American Indian Education KnowledgeBase

The American Indian Education KnowledgeBase is an online resource to aid education professionals in their efforts to improve the education of American Indian students and close the achievement gap American Indian students have faced in public, Bureau of Indian Education, and other schools.

Element 1: Foundations and Current Status of American Indian Education

Purpose: To ensure educators, in support of American Indian students, understand the historical principles which guides the academic journey of these students, the challenges and barriers which impacts these efforts, and current trends and research which are the basis for Indian education programs today.

Educators will:

  1. Understand the concept of tribal sovereignty and the relationship between Indian tribes, states, and the federal government's Bureau of Indian Education.
  2. Understand past efforts to assimilate Indians through English-only assimilationist schooling and the opposition Indians may show to efforts at forced assimilation.
  3. Know the lasting effects of the Indian New Deal of the 1930s on American Indian education.
  4. Understand the effects of the Red Power Movement, Indian Self-Determination, and United Nations human rights declarations on American Indians and American Indian education.

Activity 1: Understand the History of American Indian Education

American Indian tribes negotiated a multiplicity of treaties with the U.S. government, which then imposed upon them a number of laws and policies to promote the educational development of American Indian children.

Activity 2: Understand the Current Laws, Funding, and Academic Resources for American Indian Students

The federal government has responded to treaty provisions enacted between tribal governments and the United States which required educational support for American Indian children by developing and implementing educational programs in response to the federal trust responsibility of the U.S. Government.  The following Tasks will outline that response to treaty obligations.

Element 2: American Indian Cultures

Purpose: Educators will increase awareness and understanding of the breadth and scope of cultural diversity that exists among American Indian tribal communities, as well as shared values and traditions of American Indian people.

Educators will understand:

  1. What makes someone an American Indian, and what is a tribal nation today?
  2. What is an extended family?
  3. What is the significance of traditional American Indian values, such as humility, interconnectedness, and reciprocity?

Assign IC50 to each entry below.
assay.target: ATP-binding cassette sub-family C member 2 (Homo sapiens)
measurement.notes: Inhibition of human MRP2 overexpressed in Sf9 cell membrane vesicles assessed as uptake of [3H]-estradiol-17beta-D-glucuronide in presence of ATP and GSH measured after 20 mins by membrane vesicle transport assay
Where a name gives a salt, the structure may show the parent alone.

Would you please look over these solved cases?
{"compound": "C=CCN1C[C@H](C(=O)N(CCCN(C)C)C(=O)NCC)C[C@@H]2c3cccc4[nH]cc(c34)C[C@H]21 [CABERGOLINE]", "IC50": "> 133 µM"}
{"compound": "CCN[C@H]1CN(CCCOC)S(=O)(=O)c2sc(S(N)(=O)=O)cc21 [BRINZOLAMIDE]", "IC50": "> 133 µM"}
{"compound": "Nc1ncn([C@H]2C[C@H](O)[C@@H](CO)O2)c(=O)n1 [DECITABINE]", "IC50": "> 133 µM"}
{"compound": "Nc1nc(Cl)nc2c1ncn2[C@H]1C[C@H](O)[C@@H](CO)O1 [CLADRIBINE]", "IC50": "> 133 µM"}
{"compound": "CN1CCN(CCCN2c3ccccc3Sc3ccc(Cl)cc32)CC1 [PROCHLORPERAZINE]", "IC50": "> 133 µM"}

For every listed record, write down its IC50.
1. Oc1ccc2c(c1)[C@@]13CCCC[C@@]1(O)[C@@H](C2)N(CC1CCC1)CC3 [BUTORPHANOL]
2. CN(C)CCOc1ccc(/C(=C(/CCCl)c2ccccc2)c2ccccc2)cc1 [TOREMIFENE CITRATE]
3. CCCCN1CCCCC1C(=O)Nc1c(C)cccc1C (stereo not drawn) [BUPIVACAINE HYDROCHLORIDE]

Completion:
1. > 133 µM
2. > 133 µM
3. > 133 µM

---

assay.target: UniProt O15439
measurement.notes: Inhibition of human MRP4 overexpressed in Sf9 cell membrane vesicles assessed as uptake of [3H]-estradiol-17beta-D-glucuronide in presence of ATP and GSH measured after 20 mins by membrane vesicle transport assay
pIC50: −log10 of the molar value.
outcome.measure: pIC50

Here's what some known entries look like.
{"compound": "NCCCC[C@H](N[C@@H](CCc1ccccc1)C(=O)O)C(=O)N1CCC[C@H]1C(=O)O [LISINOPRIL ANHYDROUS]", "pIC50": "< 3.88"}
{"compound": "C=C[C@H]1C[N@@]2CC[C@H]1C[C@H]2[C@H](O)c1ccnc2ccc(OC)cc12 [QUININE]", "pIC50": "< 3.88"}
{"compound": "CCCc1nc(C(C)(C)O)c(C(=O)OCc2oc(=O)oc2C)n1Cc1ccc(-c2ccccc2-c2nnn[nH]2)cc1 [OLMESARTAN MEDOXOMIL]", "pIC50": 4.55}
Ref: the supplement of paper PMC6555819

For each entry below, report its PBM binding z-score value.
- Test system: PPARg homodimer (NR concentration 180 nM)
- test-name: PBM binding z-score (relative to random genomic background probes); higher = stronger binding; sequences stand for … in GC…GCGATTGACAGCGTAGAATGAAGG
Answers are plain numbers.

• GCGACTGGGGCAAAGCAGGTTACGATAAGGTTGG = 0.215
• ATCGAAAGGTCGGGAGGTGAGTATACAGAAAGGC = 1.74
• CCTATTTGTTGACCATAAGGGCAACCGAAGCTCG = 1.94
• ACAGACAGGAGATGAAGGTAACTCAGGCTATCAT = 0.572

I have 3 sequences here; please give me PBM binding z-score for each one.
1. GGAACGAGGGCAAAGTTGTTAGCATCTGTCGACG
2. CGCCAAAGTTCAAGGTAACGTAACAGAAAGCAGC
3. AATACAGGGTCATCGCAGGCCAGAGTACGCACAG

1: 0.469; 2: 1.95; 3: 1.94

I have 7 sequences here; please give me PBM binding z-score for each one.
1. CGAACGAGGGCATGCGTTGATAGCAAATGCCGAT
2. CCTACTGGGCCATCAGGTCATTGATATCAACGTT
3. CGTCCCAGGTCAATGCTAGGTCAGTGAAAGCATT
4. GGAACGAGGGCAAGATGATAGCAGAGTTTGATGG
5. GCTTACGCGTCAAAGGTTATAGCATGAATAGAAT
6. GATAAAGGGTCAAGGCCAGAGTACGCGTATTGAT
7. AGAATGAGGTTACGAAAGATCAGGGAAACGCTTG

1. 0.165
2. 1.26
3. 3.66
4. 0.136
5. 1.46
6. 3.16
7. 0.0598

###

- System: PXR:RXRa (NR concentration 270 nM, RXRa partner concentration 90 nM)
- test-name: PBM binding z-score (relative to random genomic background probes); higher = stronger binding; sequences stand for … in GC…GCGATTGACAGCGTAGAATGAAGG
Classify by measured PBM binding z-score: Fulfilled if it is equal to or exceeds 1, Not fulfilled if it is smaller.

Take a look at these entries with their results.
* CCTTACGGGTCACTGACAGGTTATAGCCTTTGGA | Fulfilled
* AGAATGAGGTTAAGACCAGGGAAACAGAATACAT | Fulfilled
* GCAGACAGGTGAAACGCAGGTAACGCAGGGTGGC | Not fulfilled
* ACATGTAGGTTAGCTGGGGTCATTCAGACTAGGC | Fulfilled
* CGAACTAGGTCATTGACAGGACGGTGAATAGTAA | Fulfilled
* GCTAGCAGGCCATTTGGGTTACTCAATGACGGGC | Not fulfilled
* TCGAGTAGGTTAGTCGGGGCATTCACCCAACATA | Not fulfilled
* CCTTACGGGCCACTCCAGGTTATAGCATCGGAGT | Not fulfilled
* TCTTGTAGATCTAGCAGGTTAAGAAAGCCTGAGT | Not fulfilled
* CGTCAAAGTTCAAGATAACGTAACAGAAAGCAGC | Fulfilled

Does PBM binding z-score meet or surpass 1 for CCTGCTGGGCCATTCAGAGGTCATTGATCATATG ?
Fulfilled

4. What should all Americans know about American Indians?

Activity 1: Understand Tribal and Family Structures

Educators will understand the process of federal recognition of tribes, tribal enrollment, and treaty making that has impacted American Indian tribal people since the founding of the United States. Educators will also learn about the structure and the importance of American Indian tribes, clans, bands, and extended families to American Indians.

Activity 2: Understand American Indian Traditional Tribal Values

Educators will understand and respect the importance of cultural values and traditional concepts which help to shape the mindset of American Indian children and their families.  Educators will understand the complex challenges faced by American Indian children in today’s classroom as a result of conflicting value systems.

Task 1: Understand Traditional Tribal Values

Guideline: Traditional American values sometimes stressed in classrooms may conflict with traditional tribal values Indian students may bring from home. Educators may stress the importance of students having high self-esteem, however the values of many tribes stress the importance of humility. American Indian students may be taught to be quiet when they are around adults and not to show off. They may be embarrassed if publicly praised and want to "stand in" rather than "stand out" among their peers. In addition, traditional American values tend to stress individualism over group responsibility. One student helping another may be considered cheating by an educator, although the student may well be exhibiting the important tribal values of generosity and sharing. Educators understanding these tribal values are able to more fully appreciate how to interact with their American Indian students.

The Ways

The Ways, an online educational resource for grade 6-12 students, explores contemporary Native culture and life.

Tribal Consultation Handbook: Background Materials for Tribal Consultations on the 2020 Census

This handbook was created as a tool to help tribal leaders prepare for the U.S. Census Bureau’s consultations on the 2020 Census. This tool contains background materials and information on the following elements of the upcoming census: Enumeration (the act of counting a population), Communications
Partnerships, Classification and tabulation of response data, Geography, Recruitment for census jobs,  This handbook also responds to common concerns about participation in the census, provides a brief history of the census within American Indian and Alaska Native (AIAN) populations, identifies the changes that are planned for the 2020 Census, introduces the American Community Survey (ACS) and the Data Dissemination Program, and provides contact information for Census Bureau regional offices. This document provides information to help tribal leaders make informed decisions and join the discussion about census operations in preparation for the 2020 Census.

Cultural Values

Various lists of contrasting cultural values between American Indians and Euro-American immigrants can be found in articles, books and on the web. As Hap Gilliland notes in his book Teaching the Native American, "none of the generalizations in these lists apply to any one person from either group, but they are something to think about when one observes and works with students."

Connecting with Native Americans

This link to the National Park Service's website provides information to American Indians, Alaska Natives, and Native Hawaiians about the National Park Service Cultural Resource programs.

Indian Pride 103 Video: Tribal Values and Traditions